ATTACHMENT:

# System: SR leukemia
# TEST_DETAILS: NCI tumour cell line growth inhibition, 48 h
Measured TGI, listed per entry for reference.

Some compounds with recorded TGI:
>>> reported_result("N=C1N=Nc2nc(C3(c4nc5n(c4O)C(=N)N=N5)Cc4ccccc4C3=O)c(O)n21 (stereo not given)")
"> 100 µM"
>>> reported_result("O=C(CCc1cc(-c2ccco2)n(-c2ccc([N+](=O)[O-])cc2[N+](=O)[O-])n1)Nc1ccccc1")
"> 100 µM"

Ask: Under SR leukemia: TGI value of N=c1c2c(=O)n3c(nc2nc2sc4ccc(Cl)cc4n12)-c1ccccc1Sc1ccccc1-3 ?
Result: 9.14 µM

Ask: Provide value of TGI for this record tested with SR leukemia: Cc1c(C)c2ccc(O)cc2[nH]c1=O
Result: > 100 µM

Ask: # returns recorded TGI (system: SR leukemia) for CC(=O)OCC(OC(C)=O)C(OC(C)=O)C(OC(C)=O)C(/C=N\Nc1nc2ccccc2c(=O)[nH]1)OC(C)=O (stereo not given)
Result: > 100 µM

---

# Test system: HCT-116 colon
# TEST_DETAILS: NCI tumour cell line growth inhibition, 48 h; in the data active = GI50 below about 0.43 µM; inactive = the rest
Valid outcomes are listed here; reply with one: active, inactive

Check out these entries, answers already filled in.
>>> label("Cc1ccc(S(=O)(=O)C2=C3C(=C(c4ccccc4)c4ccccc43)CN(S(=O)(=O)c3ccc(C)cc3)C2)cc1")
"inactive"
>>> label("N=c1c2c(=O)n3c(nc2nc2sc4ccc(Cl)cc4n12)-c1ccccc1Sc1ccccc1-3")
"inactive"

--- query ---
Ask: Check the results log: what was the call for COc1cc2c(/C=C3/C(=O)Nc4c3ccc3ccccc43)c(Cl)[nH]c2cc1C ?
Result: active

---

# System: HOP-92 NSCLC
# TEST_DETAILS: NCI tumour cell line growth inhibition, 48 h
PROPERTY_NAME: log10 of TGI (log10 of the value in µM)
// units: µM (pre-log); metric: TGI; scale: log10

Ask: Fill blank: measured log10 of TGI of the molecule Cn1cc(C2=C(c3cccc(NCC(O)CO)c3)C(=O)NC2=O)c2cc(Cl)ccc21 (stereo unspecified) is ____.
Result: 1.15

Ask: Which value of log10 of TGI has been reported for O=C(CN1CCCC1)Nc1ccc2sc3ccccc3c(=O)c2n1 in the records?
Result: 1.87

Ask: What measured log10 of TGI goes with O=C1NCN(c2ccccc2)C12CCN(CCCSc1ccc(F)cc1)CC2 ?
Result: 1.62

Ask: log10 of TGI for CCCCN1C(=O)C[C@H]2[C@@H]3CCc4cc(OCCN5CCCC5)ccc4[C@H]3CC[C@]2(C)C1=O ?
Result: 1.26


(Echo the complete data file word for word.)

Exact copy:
# System: SR leukemia
# TEST_DETAILS: NCI tumour cell line growth inhibition, 48 h
Measured TGI, listed per entry for reference.

Some compounds with recorded TGI:
>>> reported_result("N=C1N=Nc2nc(C3(c4nc5n(c4O)C(=N)N=N5)Cc4ccccc4C3=O)c(O)n21 (stereo not given)")
"> 100 µM"
>>> reported_result("O=C(CCc1cc(-c2ccco2)n(-c2ccc([N+](=O)[O-])cc2[N+](=O)[O-])n1)Nc1ccccc1")
"> 100 µM"

Ask: Under SR leukemia: TGI value of N=c1c2c(=O)n3c(nc2nc2sc4ccc(Cl)cc4n12)-c1ccccc1Sc1ccccc1-3 ?
Result: 9.14 µM

Ask: Provide value of TGI for this record tested with SR leukemia: Cc1c(C)c2ccc(O)cc2[nH]c1=O
Result: > 100 µM

Ask: # returns recorded TGI (system: SR leukemia) for CC(=O)OCC(OC(C)=O)C(OC(C)=O)C(OC(C)=O)C(/C=N\Nc1nc2ccccc2c(=O)[nH]1)OC(C)=O (stereo not given)
Result: > 100 µM

---

# Test system: HCT-116 colon
# TEST_DETAILS: NCI tumour cell line growth inhibition, 48 h; in the data active = GI50 below about 0.43 µM; inactive = the rest
Valid outcomes are listed here; reply with one: active, inactive

Check out these entries, answers already filled in.
>>> label("Cc1ccc(S(=O)(=O)C2=C3C(=C(c4ccccc4)c4ccccc43)CN(S(=O)(=O)c3ccc(C)cc3)C2)cc1")
"inactive"
>>> label("N=c1c2c(=O)n3c(nc2nc2sc4ccc(Cl)cc4n12)-c1ccccc1Sc1ccccc1-3")
"inactive"

--- query ---
Ask: Check the results log: what was the call for COc1cc2c(/C=C3/C(=O)Nc4c3ccc3ccccc43)c(Cl)[nH]c2cc1C ?
Result: active

---

# System: HOP-92 NSCLC
# TEST_DETAILS: NCI tumour cell line growth inhibition, 48 h
PROPERTY_NAME: log10 of TGI (log10 of the value in µM)
// units: µM (pre-log); metric: TGI; scale: log10

Ask: Fill blank: measured log10 of TGI of the molecule Cn1cc(C2=C(c3cccc(NCC(O)CO)c3)C(=O)NC2=O)c2cc(Cl)ccc21 (stereo unspecified) is ____.
Result: 1.15

Ask: Which value of log10 of TGI has been reported for O=C(CN1CCCC1)Nc1ccc2sc3ccccc3c(=O)c2n1 in the records?
Result: 1.87

Ask: What measured log10 of TGI goes with O=C1NCN(c2ccccc2)C12CCN(CCCSc1ccc(F)cc1)CC2 ?
Result: 1.62

Ask: log10 of TGI for CCCCN1C(=O)C[C@H]2[C@@H]3CCc4cc(OCCN5CCCC5)ccc4[C@H]3CC[C@]2(C)C1=O ?
Result: 1.26